The report also recommends restricting the export of sophisticated monitoring tools and to strictly regulate the use of social media surveillance tools as well as the collection of social media information by law enforcement and government. The report also recommends that users maintain control over their information and ensure that it is not being misused. With the adoption of Brave browser in Spain recently having overtaken Firefox reporting 80 million monthly users we can see that there is heightened awareness of privacy concerns. Even simple procedures like online questionnaires, applications for credit cards or signing up for new accounts lend to users’ becoming more vulnerable to privacy breaches. While some internet users are becoming more aware of the dangers of corporate tracking and government spying, the cognizance of the political ramifications of data privacy is still not wide enough to effect changes in current policy and law, much less in the majority of users’ online behavior and tools.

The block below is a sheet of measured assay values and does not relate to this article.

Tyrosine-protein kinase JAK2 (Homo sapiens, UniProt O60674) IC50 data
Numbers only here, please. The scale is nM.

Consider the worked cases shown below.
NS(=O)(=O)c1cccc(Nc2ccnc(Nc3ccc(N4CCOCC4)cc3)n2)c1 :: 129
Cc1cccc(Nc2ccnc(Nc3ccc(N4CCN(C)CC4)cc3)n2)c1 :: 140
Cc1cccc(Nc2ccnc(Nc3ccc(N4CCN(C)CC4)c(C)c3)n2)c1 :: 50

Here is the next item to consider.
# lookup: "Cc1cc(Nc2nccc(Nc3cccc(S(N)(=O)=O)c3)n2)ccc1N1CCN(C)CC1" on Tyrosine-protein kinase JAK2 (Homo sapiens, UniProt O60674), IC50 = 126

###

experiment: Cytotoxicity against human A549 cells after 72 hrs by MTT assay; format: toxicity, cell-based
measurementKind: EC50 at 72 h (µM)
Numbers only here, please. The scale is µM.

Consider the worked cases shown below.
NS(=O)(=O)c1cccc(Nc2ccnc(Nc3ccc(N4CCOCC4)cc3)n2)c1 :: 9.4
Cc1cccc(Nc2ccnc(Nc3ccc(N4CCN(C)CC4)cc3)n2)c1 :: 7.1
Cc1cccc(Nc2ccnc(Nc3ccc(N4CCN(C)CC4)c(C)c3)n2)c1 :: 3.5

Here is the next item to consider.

The same kinds of tracking and spying mechanisms that we see in play today from Google to Facebook are not isolated incidents limited to online browsing or social media engagement but are very much connected to how whistleblowing is curtailed and how private citizens become subjects of operations for which their identities are largely tertiary. In his recent book, Permanent Record (2019), Edward Snowden notes how the law is lagging far behind technology. He writes: